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Ringing in the New Year with a Tall, Dark, and Handsome Man

If that sounds like your ideal New Year’s celebration, then perhaps – Covid permitting – you should head to Scotland to welcome in 2022. Unlike the majority of the United Kingdom, where Christmas is the center of the holiday season, in Scotland, Hogmanay, as the New Year’s celebration is known, has traditionally been the time for celebration.

After the Reformation, the Protestant churches in Scotland effectively banned the celebration of Christmas, claiming it was a Papal feast with no historical relevance. Scottish churches didn’t actively celebrate Christmas until after World War II. So, focusing on New Year’s had long been the alternative since the days of the Viking raiders who celebrated the Winter Solstice. Being the longest night of the year, with extremes of daylight and darkness throughout the world, it was a celebration to start the next cycle of light and darkness with a clean slate.

Among traditions stemming from this celebration became the cleaning of the house on December 31st to ensure everything was ready for the New Year. This included allowing any fires in the house to burn out and be emptied so there were no ashes from the “Old Year” in the house at midnight. Then, once the bells had rung in the New Year, the fire could be lit again, and the next part of the celebration, the “First Foot” could take place.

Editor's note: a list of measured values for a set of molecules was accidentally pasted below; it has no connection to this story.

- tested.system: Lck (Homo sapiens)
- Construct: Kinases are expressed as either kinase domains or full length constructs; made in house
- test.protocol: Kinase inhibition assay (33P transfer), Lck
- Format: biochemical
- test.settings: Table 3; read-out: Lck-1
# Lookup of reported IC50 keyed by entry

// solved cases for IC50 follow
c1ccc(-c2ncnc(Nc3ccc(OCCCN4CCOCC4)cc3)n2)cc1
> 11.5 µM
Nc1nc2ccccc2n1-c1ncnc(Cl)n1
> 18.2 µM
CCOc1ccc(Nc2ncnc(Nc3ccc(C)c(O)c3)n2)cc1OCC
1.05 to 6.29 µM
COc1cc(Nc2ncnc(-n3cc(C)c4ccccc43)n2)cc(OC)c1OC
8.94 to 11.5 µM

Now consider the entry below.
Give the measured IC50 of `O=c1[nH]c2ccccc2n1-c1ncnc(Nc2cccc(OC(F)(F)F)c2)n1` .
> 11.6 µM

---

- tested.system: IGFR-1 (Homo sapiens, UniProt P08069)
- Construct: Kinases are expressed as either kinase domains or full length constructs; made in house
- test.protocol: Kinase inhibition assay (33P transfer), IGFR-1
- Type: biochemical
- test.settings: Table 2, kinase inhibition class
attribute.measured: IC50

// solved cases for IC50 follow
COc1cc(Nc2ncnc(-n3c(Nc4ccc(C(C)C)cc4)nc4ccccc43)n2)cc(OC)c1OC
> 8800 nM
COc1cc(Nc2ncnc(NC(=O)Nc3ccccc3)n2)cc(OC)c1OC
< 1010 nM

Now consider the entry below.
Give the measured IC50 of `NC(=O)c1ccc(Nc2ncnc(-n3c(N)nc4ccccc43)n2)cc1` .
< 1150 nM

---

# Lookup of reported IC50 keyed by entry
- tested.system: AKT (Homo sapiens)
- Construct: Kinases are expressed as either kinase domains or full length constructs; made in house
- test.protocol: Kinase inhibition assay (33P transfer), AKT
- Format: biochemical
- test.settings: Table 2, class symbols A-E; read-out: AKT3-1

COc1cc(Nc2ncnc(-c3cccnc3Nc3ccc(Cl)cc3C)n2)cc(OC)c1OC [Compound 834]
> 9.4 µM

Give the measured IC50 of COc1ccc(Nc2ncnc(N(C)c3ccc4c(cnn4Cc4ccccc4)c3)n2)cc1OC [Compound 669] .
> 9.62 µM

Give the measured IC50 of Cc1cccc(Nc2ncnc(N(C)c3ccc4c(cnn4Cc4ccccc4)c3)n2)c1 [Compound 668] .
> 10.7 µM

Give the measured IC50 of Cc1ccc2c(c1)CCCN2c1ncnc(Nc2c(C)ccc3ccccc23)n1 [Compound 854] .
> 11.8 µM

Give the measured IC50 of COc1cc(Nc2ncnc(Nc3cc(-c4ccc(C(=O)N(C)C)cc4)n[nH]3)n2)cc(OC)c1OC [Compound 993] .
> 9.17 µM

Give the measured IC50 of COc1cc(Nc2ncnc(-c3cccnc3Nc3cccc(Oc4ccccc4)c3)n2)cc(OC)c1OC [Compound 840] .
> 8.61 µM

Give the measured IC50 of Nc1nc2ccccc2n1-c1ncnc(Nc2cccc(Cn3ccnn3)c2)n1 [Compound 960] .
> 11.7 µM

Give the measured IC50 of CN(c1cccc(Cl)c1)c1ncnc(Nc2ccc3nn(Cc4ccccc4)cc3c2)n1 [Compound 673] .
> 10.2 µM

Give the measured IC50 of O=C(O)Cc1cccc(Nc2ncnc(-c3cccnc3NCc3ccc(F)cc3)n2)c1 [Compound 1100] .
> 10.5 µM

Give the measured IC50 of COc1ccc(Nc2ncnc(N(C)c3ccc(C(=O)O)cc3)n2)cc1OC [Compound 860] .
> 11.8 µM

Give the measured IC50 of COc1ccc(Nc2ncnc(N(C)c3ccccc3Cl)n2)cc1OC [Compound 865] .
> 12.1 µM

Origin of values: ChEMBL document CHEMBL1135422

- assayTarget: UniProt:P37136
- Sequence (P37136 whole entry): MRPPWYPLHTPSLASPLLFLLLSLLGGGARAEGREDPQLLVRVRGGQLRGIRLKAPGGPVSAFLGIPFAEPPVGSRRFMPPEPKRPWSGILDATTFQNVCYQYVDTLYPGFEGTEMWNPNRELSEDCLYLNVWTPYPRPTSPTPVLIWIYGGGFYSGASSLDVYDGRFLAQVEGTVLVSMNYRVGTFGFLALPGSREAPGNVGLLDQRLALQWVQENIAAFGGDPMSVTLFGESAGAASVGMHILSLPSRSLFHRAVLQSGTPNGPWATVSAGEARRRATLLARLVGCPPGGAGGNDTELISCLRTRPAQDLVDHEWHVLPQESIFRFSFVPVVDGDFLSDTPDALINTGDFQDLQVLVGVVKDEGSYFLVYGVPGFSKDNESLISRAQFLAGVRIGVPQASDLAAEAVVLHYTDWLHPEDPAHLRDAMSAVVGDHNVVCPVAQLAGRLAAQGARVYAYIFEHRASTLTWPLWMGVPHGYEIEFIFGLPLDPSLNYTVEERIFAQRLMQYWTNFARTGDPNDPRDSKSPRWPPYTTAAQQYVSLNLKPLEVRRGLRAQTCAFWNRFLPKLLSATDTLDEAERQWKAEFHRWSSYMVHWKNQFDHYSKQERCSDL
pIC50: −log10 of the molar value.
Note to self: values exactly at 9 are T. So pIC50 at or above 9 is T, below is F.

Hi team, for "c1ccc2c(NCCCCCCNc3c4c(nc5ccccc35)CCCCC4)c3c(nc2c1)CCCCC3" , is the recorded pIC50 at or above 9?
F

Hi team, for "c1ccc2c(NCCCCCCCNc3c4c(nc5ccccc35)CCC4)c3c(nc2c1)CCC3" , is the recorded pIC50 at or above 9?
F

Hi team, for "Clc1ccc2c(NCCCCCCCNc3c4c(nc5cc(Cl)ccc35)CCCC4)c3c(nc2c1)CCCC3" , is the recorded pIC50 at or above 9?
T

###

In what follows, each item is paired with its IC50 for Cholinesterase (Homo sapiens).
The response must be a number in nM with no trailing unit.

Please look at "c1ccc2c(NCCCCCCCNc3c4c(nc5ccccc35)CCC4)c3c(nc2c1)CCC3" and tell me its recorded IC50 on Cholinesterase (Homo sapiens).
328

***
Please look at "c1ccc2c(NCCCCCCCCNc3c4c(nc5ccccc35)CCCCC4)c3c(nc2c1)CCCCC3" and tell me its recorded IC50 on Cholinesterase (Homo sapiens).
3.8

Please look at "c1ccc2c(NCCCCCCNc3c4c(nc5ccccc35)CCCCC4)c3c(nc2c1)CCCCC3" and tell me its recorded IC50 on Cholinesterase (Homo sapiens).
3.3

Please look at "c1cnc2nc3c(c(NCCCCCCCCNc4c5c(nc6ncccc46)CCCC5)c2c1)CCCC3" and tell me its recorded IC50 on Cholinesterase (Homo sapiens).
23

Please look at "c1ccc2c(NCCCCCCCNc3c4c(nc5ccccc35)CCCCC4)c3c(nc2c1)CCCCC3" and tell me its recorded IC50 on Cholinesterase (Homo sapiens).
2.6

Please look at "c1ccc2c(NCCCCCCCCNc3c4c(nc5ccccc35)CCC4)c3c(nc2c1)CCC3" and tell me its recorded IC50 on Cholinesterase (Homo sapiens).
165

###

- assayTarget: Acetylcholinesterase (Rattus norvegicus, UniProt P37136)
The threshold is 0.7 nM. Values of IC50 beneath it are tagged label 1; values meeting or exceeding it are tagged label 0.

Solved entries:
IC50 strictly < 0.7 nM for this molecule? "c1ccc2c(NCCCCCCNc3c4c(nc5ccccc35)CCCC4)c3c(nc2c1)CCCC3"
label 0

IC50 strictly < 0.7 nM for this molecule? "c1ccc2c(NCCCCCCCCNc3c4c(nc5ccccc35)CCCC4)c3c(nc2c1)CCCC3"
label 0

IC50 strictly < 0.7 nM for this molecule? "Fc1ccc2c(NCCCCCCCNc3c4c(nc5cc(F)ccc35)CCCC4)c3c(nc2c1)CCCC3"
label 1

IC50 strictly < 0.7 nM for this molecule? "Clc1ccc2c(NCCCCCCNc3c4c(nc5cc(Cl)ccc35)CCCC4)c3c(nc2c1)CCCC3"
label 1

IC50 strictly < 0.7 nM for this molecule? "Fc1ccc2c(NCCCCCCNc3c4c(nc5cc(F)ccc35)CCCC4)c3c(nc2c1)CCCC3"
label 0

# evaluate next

The First Foot referred to the arrival of the first person to cross the threshold of the house in the New Year. In order to bring the most good luck, the First Footer had to be a tall, dark, and handsome man bearing gifts. These gifts included a piece of coal to represent the fuel for the New Year, whiskey to bring good cheer, shortbread, a black bun (a fruitcake in a pastry case) for sustenance, and finally, salt as the symbol of friendship. Once the gifts had been presented, the gentleman was then rewarded by kisses from all the ladies in the house.

So, why was the gentleman to be tall, dark, and handsome? Again, going back to Vikings, the arrival of a tall, blonde Norseman with an axe – no matter how handsome – was never a good sign. As your author was the blonde, blue-eyed son of a Danish father and a Scottish mother, unfortunately, I never qualified as the First Foot, and therefore missed out on all the kisses.

Sadly, the symbolism behind these traditions is probably no longer considered by many as relevant, and the New Year celebration in Scotland will simply become another excuse for a party, but there is one part of that tradition that I feel is still very important. It seems fitting that we should still cast off the trials and tribulations of the Old Year and simply start afresh in the New Year. So, with that in mind, let me finish by wishing you all a very “Bliadhna Mhath Ùr”, which, if you haven’t guessed, is “A Happy New Year” in Scottish Gaelic.

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